The Commonwealth Forces Football Championships final was the next fixture I played my part in and only three days later, it was time to compete in the next Perak State Athletics Championships. Suppiah and I were both pleased at my performances again, winning the 100m, high jump, long jump and javelin and coming second in discus, shot and triple jump. I was also in the winning teams for 4x100m and 4x400m relays. Now the only thing ahead was the decathlon in the Malaysian Games. The regiment laid concrete circles for me to practise the shot and discus under ideal conditions and I worked very hard now on improving my field events. Instead of tin mine hill training, I now did lots of short 30m sprints, bounding, hopping and explosive exercises as well as six and nine mile runs. The regimental PTI, SSI Dixon, gave me lots of help with my high jump. Each day I did short runs with other members of my regiment and thus built up my speed, strength and endurance. When the regiment athletics championships came up, I took part in the 400m, 800m, pole vault and the 4x400m relay. I didn’t do any weight training as there were no weights available, only my body weight. The exercises were from all the other sports I was doing.

I didn’t give up any other sports as I felt I could do all of it. Before the Games I had to play once again for the inter-state cricket championships. I got to know Malaya really well in this as I had to travel to all the other states to play. My involvement with this showed me some of the shortcomings of a state team that was poorly managed in the field. Favouritism played a part in the selection as there were far better players who didn’t get selected than some of the ones who did. I didn’t enjoy playing in these championships because of all this and as I voiced my opinions, I may have been victimised as a result. I had originally been selected as an all-rounder, where I was opening bowler and batted no 4 but found that when we played matches, I was relegated to no 10 batsman even though I was never out. The most overs I ever bowled was four. When I questioned this with the captain and senior players, they said I was there to represent the state, not question it. Never-the-less, I was selected and played for the Malayan National cricket team. I was also selected to play for the Malayan National Hockey team in a match against Singapore, and for the Malayan National Football team, but in this they kept me on the bench but I never got to play on the pitch.

Everyone around me thought I was making a mistake by trying to do this decathlon. Suppiah thought I was throwing away a good opportunity by not entering all the sprints but I had set my heart on the decathlon. I would be coming up against Cyril Pereira again, Darshan Singh, an Indian called Gopal and an athlete called Raoul from Penang who was tipped to win.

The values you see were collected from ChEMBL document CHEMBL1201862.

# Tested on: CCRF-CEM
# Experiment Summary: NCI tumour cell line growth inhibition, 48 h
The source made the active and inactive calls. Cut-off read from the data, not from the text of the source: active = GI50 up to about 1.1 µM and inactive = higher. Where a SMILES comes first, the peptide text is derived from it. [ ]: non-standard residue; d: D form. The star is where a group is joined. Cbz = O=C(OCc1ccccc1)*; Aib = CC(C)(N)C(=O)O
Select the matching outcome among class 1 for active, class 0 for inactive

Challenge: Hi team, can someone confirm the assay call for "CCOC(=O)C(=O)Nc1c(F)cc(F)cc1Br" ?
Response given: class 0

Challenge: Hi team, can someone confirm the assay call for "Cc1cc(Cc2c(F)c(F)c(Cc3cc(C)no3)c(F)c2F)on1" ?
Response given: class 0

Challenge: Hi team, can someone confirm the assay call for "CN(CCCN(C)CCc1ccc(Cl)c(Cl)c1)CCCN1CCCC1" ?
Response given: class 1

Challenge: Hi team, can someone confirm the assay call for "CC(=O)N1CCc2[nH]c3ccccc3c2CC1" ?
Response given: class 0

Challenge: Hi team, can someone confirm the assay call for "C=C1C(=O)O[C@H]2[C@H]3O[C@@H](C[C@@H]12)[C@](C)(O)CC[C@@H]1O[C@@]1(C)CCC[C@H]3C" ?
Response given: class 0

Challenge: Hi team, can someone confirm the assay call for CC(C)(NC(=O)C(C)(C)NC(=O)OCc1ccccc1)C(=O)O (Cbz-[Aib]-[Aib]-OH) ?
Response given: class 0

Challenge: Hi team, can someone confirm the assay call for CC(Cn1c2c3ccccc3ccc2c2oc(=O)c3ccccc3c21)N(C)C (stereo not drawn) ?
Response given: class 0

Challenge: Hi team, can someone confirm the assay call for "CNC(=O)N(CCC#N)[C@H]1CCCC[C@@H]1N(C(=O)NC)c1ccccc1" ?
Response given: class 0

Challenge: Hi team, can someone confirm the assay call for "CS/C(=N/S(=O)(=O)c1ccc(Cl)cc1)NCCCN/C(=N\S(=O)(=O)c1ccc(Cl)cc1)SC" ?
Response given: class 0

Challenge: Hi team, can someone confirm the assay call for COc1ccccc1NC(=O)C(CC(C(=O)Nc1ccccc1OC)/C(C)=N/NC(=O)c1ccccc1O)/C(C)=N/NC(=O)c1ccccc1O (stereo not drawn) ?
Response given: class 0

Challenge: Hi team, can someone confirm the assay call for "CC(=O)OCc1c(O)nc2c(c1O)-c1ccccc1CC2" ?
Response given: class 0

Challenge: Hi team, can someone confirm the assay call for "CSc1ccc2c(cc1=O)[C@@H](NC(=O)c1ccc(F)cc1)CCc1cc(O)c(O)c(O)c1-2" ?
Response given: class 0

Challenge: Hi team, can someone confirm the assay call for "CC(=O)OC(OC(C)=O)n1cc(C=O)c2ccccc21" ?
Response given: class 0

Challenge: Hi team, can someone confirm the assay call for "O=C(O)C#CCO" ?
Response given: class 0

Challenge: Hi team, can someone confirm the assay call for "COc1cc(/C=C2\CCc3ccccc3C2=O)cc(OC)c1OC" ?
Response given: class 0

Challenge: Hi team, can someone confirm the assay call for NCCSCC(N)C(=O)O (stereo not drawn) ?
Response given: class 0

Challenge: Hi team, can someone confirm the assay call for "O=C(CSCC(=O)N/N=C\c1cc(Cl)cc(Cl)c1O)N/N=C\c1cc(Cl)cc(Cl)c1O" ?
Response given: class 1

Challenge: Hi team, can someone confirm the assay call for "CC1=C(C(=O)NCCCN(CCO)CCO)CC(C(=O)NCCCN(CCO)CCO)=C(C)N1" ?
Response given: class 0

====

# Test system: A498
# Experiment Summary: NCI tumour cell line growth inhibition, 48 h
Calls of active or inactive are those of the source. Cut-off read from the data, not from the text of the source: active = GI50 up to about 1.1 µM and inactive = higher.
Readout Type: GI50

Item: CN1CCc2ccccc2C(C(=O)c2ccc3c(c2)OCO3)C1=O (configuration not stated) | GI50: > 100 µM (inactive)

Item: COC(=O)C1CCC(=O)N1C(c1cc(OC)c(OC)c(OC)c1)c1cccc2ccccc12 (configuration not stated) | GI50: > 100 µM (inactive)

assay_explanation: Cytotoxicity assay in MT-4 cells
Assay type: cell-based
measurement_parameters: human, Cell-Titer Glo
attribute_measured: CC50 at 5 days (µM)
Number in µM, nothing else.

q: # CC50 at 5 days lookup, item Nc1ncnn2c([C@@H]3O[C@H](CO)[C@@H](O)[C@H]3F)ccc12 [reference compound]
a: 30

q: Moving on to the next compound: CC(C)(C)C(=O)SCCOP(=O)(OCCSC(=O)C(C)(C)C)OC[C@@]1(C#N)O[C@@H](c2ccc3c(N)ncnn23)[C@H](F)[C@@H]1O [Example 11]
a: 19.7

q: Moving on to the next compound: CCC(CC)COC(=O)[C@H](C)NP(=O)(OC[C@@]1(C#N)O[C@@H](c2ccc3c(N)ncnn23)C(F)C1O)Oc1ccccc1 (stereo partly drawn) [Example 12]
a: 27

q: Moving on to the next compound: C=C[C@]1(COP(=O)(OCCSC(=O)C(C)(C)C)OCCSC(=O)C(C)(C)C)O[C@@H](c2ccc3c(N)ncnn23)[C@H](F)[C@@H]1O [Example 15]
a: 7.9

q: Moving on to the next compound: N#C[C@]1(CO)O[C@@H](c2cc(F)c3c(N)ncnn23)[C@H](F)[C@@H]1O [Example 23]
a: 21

“How many events do you think you are going to win?” asked the other Perak Swift athletes when I went training with Suppiah.

“It’s not about winning events, it’s about how many points I can accumulate by doing the ten events,” I told them, but no amount of explaining could get this through to them.

“I’m entering it to win it this time, not come second like last time.” The press came repeatedly for interviews. I was confident. Perak state made me captain and so I got the privilege of carrying the flag. I travelled down to Kuala Lumpur and army transport took my pole for me. I insisted on staying in the same accommodation as the Perak team even though not all the other athletes did that. I felt well prepared. It would be my last competition before leaving Malaya to return to Germany with the regiment. The opening ceremony with all its pomp and ceremonial bands had the King of Malaysia and all the dignitaries present. I gave interviews to the British press and “The Soldier” magazine. Normally the champion sprinter “Jegga”, a college student in an American university, got all the attention.

“Why don’t you run against me in the 100m?”he challenged.

“Yes, I’ll do it if you do the decathlon as well,” I told him. We both stuck to our respective events. Then as we entered the waiting ‘pool’ I got a shock to find that Cyril Pereira wasn’t there.

“Where is Cyril?” I asked.

“Haven’t you heard?” one of the TV crew said, “He’s just made a statement saying he has withdrawn.” I couldn’t believe it. He had no injury, so why was he doing this? I wanted to talk to him but was told he had left. Suppiah and the other Malayan AAA officials advised me to concentrate on myself and the event and forget what else was happening. I felt confused, uneasy and angry at being deprived of my big rival in the competition but there were other good quality athletes taking part and I would have to focus on performing well over the next two days. The press bombarded me.

“I intend to win all ten events and to break the record,” I told them. This caused alarm and the military press told me to retract the bit about winning all ten events. I ‘accidentally’ forgot to do this. Now I had to live up to my prediction.

I won my first event, the 100m, easily and achieved a PB of 7.18m in the long jump, winning that too. My shot put wasn’t as good as I wanted but at 13m, I still won that event. I went on to win the high jump and also the 400m, running just under 50 seconds. At the end of the first day I had won all five events and was on track for a new Malaysian record. That became a new target for day two, so I discussed it with Suppiah who told me to calm down and not to predict what I was going to do. His friend massaged me and I rested well. The next morning after breakfast and a light massage, I went to the track for a long, slow warm up. The first event was the 110m hurdles. It was one of my weaker events so I’d practised very hard for it. It paid off and I won easily. Now I felt very confident. I went on to win the discus and also the pole vault and the javelin in which I threw a PB of nearly 60m. The last event was the 1500m and I won that as well. The press photographers swamped me, followed by TV cameras and reporters and I gave a long interview to the military press. I had indeed fulfilled my prediction to win all ten events. They told me that the trophies and medals would be presented next day by the King of Malaysia. What better way to end my time in that beautiful country!

If you enjoyed reading this and want to know how I went on to achieve my ambitions in international sport and music around the globe, then click on the “follow” pop-up button at the bottom right hand corner of this page, and sign up, or follow me on my “Jane Joseph author” page on Facebook. Earlier parts of the story are also found on this website. If you want to find out what happened in my later life when I returned to help develop my birth country Guyana in South America, then order “The ElDorado Affair” by Jane Joseph ISBN 978-0-9932409-0-4 published by Sapodilla Press available in paperback or Kindle from Amazon.co.uk, order it through Waterstones or your local book store via Nielsens teledata or read it in Kindle format ISBN 978-0-9932409-1-1 available worldwide on Amazon.com

 

Advertisements